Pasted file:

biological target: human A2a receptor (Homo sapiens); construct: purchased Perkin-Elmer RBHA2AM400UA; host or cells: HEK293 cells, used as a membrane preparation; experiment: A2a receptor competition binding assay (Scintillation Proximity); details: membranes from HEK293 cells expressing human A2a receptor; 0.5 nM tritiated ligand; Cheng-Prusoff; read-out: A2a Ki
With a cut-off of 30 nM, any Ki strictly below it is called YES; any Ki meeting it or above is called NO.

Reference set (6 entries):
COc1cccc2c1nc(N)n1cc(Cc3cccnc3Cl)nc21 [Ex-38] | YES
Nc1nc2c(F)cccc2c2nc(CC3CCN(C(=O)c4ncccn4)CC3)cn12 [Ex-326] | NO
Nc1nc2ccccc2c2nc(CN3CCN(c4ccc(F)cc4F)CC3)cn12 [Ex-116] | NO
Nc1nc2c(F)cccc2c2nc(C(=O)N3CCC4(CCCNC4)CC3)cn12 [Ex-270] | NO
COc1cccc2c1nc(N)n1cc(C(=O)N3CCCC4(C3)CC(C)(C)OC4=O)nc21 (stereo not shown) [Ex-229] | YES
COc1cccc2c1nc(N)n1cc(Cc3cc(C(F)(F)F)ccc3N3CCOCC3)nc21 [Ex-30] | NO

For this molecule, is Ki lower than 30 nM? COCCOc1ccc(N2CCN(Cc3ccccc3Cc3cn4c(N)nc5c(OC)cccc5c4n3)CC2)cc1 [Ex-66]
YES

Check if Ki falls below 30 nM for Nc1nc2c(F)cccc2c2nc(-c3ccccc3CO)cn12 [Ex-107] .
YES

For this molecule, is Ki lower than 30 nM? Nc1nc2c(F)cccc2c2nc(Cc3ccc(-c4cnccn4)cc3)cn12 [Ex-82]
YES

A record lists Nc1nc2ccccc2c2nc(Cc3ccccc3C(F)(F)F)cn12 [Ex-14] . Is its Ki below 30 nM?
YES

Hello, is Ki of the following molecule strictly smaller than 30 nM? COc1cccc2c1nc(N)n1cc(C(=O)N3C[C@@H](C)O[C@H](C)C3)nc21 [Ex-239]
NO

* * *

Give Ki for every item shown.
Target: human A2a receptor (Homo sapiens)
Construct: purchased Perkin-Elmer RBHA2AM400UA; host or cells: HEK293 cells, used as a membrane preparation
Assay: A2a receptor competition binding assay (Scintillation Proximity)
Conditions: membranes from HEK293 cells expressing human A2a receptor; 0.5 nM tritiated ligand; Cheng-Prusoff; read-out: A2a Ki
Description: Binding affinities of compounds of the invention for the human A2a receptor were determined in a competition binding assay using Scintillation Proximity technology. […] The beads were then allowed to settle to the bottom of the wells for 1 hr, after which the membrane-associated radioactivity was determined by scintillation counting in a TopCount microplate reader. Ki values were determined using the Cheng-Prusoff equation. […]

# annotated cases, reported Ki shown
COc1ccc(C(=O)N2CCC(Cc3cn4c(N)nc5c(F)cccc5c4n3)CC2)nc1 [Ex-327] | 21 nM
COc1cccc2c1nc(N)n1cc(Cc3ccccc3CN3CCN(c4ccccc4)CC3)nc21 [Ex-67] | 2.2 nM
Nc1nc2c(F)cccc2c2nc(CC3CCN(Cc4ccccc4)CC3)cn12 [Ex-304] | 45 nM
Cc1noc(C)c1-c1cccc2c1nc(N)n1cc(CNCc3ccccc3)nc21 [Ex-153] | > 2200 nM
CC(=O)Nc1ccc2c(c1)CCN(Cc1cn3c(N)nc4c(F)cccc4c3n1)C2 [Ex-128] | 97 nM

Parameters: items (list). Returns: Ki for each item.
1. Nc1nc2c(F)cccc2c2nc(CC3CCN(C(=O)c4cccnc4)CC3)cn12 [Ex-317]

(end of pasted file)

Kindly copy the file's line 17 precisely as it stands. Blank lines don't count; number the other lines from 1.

YES